Disruption is a naturally and regularly arising force. It is a product of system dynamics. It is a result of environment. Disruption never takes place in a vacuum. It is always a synthesis of existing fields of information / energy. Disruption is never directly caused by something new. The genesis of disruption takes place when an existing field of information, endeavor or energy is restructured into a new form through the reorganization of existing connections or content.

Disruption is seeded by diversity.

Prior to Marconi’s claim of invention there were other inventors applying their minds to the same possibility.  In September 1897, five years before Marconi had flown his kite, another man, a Russian, Nikoli Tesla had already filed for and received a patent, for a device that without modification could be used for wireless communication. The technology was already present and almost everyone agrees that Marconi most certainly had known about it. 

In every age, in every technology, disruption is the result of a novel solution to existing barriers. Disruption is almost always created by an individual, who is well versed in the existing field of information and capable of reorganizing the connections within that field into a new set of relationships. That is why I mentioned Shawn Fanning in the previous post. He didn't invent the MP3. He optimized the distribution of it though existing technology. He empowered the distribution of content by making new new contentions within an existing system. Marconi used a kite to get his antenna high enough to transmit in the unobstructed space above the ground. That was a novel solution to the existing barrier of leveraging radio frequencies to over come the limits of the telegraph.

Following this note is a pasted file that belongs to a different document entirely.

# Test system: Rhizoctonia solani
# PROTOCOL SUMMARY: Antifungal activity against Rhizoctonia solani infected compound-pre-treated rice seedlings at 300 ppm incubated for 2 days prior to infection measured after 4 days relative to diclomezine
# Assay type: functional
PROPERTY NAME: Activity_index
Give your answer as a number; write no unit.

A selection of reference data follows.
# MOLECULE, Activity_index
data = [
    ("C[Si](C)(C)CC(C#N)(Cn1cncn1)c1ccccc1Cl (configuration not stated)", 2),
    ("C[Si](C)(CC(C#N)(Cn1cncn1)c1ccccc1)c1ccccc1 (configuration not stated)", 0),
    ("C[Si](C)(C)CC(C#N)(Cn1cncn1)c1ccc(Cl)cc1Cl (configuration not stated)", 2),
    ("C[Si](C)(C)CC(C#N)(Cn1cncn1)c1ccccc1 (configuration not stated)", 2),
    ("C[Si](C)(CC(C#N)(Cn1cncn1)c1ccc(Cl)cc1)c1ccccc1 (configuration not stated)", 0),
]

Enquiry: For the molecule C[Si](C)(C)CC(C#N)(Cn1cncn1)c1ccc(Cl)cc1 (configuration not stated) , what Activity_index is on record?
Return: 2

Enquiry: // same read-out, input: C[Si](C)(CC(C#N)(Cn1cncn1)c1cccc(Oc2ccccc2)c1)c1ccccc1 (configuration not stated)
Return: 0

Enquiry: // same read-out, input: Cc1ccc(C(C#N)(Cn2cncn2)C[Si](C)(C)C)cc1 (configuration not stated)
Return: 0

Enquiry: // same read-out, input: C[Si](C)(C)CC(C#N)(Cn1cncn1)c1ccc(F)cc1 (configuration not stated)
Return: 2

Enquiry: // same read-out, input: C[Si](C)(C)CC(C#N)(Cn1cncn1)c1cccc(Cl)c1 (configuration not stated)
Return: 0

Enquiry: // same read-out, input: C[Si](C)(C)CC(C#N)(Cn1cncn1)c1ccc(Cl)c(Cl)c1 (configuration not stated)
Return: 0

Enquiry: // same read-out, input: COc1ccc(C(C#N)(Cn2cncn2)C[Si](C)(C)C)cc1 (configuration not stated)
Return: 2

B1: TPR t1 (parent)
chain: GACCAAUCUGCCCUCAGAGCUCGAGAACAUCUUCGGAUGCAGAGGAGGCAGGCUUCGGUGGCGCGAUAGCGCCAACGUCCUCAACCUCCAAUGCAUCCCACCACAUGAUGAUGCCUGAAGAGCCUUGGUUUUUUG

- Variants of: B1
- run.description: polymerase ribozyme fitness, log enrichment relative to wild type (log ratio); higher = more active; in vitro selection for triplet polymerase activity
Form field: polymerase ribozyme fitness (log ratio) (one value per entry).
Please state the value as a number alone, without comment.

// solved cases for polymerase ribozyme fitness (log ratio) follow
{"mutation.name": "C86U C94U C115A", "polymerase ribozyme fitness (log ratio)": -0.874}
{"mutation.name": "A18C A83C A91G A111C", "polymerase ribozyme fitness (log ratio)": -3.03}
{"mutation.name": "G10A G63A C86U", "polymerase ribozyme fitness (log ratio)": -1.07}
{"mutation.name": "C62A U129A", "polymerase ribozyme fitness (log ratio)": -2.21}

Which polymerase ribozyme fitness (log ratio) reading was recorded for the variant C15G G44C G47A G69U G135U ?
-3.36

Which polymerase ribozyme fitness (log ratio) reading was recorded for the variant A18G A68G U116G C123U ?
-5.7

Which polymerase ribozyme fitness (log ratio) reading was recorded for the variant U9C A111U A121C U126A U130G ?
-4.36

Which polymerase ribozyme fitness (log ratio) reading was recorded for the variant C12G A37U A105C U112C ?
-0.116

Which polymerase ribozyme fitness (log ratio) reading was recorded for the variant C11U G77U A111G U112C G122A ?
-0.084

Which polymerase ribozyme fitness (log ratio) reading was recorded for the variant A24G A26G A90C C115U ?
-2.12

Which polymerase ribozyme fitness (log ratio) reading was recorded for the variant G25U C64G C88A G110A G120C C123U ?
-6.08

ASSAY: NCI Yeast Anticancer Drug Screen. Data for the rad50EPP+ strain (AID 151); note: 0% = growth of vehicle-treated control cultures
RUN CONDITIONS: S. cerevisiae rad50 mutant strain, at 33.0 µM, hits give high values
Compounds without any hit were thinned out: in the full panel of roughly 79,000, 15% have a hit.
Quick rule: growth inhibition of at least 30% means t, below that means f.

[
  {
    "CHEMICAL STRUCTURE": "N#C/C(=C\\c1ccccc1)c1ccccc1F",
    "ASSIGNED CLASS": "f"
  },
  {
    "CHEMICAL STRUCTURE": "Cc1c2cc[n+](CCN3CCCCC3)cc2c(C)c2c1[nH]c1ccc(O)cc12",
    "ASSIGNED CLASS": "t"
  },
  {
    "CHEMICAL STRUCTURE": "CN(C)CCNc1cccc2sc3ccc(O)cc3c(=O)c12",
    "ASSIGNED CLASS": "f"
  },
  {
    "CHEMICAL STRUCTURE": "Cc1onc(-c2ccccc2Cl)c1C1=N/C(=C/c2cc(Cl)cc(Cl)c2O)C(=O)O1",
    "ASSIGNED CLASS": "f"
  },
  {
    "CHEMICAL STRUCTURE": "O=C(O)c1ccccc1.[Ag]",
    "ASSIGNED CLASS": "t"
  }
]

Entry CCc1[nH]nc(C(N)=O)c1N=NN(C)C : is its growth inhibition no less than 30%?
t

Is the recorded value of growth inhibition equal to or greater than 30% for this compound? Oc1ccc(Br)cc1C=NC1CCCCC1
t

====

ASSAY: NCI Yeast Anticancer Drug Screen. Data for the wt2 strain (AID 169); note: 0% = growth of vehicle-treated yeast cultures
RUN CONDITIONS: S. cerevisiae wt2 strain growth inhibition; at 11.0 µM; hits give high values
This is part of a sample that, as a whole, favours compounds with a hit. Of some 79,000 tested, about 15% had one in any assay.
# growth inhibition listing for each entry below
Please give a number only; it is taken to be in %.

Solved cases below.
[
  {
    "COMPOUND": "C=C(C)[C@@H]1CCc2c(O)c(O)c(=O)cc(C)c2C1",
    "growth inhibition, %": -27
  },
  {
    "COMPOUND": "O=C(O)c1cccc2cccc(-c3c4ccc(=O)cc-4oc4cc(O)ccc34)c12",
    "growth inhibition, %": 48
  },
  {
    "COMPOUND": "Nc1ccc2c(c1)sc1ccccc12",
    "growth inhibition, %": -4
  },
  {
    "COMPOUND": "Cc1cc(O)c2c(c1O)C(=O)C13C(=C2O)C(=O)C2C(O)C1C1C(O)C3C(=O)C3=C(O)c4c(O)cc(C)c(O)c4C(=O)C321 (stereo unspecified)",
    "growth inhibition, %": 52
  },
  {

tbc.

Monday, November 14, 2011

The Paper Chase - Part 1






The Paper Chase stars John Houseman. I love John Houseman, almost as much as I love a good John Houseman impersonation. John Houseman was one thing but when someone else impersonates him, it becomes something completely different while at the same time being the same. It’s like getting John Houseman and a little extra that’s not John Houseman - that is trying to be John Houseman. In this case John Houseman is a story printed on paper and the John Houseman impersonator is a story distributed on a tablet. So far there is nothing here I don’t enjoy.